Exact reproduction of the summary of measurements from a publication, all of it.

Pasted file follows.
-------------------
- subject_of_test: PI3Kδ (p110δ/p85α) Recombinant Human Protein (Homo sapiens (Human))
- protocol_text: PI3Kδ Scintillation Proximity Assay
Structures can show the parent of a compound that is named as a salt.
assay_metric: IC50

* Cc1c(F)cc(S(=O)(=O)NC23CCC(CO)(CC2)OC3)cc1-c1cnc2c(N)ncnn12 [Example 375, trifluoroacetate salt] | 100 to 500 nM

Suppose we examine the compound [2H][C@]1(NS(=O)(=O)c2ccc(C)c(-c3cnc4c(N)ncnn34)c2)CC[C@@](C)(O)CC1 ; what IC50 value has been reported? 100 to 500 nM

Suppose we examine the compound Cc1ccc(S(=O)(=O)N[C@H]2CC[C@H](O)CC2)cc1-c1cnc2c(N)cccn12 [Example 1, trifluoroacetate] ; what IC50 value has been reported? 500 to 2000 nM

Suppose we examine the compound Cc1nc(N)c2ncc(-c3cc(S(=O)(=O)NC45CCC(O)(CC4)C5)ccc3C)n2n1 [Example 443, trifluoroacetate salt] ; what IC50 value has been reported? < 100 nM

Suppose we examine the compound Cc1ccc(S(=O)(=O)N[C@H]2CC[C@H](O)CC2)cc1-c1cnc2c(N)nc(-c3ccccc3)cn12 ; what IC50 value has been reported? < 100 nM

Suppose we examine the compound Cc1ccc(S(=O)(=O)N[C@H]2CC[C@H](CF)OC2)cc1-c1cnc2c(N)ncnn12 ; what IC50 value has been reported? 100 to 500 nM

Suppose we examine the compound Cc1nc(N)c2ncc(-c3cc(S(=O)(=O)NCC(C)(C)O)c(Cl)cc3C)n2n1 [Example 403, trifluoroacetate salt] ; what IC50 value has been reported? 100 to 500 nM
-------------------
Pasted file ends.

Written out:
- subject_of_test: PI3Kδ (p110δ/p85α) Recombinant Human Protein (Homo sapiens (Human))
- protocol_text: PI3Kδ Scintillation Proximity Assay
Structures can show the parent of a compound that is named as a salt.
assay_metric: IC50

* Cc1c(F)cc(S(=O)(=O)NC23CCC(CO)(CC2)OC3)cc1-c1cnc2c(N)ncnn12 [Example 375, trifluoroacetate salt] | 100 to 500 nM

Suppose we examine the compound [2H][C@]1(NS(=O)(=O)c2ccc(C)c(-c3cnc4c(N)ncnn34)c2)CC[C@@](C)(O)CC1 ; what IC50 value has been reported? 100 to 500 nM

Suppose we examine the compound Cc1ccc(S(=O)(=O)N[C@H]2CC[C@H](O)CC2)cc1-c1cnc2c(N)cccn12 [Example 1, trifluoroacetate] ; what IC50 value has been reported? 500 to 2000 nM

Suppose we examine the compound Cc1nc(N)c2ncc(-c3cc(S(=O)(=O)NC45CCC(O)(CC4)C5)ccc3C)n2n1 [Example 443, trifluoroacetate salt] ; what IC50 value has been reported? < 100 nM

Suppose we examine the compound Cc1ccc(S(=O)(=O)N[C@H]2CC[C@H](O)CC2)cc1-c1cnc2c(N)nc(-c3ccccc3)cn12 ; what IC50 value has been reported? < 100 nM

Suppose we examine the compound Cc1ccc(S(=O)(=O)N[C@H]2CC[C@H](CF)OC2)cc1-c1cnc2c(N)ncnn12 ; what IC50 value has been reported? 100 to 500 nM

Suppose we examine the compound Cc1nc(N)c2ncc(-c3cc(S(=O)(=O)NCC(C)(C)O)c(Cl)cc3C)n2n1 [Example 403, trifluoroacetate salt] ; what IC50 value has been reported? 100 to 500 nM